Closing Remarks by Michelle Gyles-McDonnough UN Resident Coordinator and UNDP Resident Representative

May 8, 2012

Achieving Sustainable Energy for All in Small Island Developing States (SIDS) - Challenges, Opportunities, Commitments

The Honourable Henry Puna, Prime Minister and Minister for the Environment of Samoa,

The Honourable Kausa Natano, Deputy Prime Minister of Tuvalu,

The Honourable  Aloysius Amwano, Special Envoy of His Excellency the President of the Republic of Nauru and Chair of AOSIS,

Senator The Honourable Darcy Boyce, Minister in the Office of the Prime Minister with Responsibility for Energy,

The Honourable Dennis Lowe, Minister of Environment and Drainage of Barbados,

Other Members of the Cabinet of Barbados,

Honourable Ministers and other Delegates from the 29 Member States of AOSIS present here today,

Ms. H. Elizabeth Thompson, Executive Coordinator of the United Nations Conference on Sustainable Development, Rio+20,

Ms. Veerle Vandeweerd, Director, Environment and Energy Group, UNDP,

Excellencies, Members of the Diplomatic Corps,

Colleague Heads of UN Agencies,

Heads of CARICOM Regional Organisations

Permanent Secretaries,

Distinguished Ladies and Gentlemen,

Good Afternoon,

Distinguished Ladies and Gentlemen, thirty six hours ago we started this journey hoping to carve out a development paradigm for SIDS, one powered by a commitment to reduce dependence on fossil fuel and increase the percentage of renewable energy in the national and global energy mix. In brief, we were tasked with designing a roadmap to deliver sustainable energy for SIDS by 2030.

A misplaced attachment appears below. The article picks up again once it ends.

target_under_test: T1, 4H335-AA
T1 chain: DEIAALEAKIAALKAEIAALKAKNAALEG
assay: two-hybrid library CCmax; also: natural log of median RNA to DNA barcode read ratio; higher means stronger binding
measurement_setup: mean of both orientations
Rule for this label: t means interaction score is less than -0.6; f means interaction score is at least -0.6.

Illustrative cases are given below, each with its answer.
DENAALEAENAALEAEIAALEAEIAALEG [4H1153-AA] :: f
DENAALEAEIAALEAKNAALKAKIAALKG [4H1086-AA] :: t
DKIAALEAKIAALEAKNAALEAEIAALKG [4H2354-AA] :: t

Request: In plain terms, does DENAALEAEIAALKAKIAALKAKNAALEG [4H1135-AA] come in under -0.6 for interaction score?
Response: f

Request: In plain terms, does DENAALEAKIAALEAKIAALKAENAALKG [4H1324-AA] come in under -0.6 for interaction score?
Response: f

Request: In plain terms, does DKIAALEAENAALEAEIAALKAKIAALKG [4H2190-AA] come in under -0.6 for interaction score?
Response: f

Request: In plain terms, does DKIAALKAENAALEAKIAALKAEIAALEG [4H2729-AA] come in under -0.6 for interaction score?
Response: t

You have done well, you stuck to the task and delivered a masterpiece; a truly insightful document with the potential to cause change not only in the energy sector but in the entire sustainable development architecture of SIDS.

The Barbados Declaration that is now before us is testament of our commitment to sustainable development. It speaks to the need for reform to promote equity, of our collective responsibility to the least developed, by providing technologies and financial means , to respond to the need for a global pact to save the planet and sustain us into a future we want.

There are many promising prospects for expanding energy provision without a heavy environmental toll. In 2010, global energy supplies reached a tipping point with renewables accounting for 25 percent of global power capacity. While many SIDS are rich in natural resources for the production of renewables, their share today accounts for less that 1% of the national capacity.  This is why this Barbados Declaration is so critical. It calls for and offers a blue print for rethinking our development models and integrating equity concerns into green and sustainable economic policies.  The importance of equity and inclusion is already an explicit objective of green economic policy.

Having invested two days into rethinking the development model, it is critical for the citizens of the small island developing states that the Barbados Declaration, and other outcomes of your deliberations to not just be tabled before the world in Rio in June, but that the final Rio outcome embraces the expectations and needs of the small island developing states for sustainable energy as part of the overall package that will shape the future we want.  Let’s make this meeting count, we have adopted this Barbados declaration; let us take it to Rio, to our countries to our communities. Let us power the world via the Barbados Declaration.

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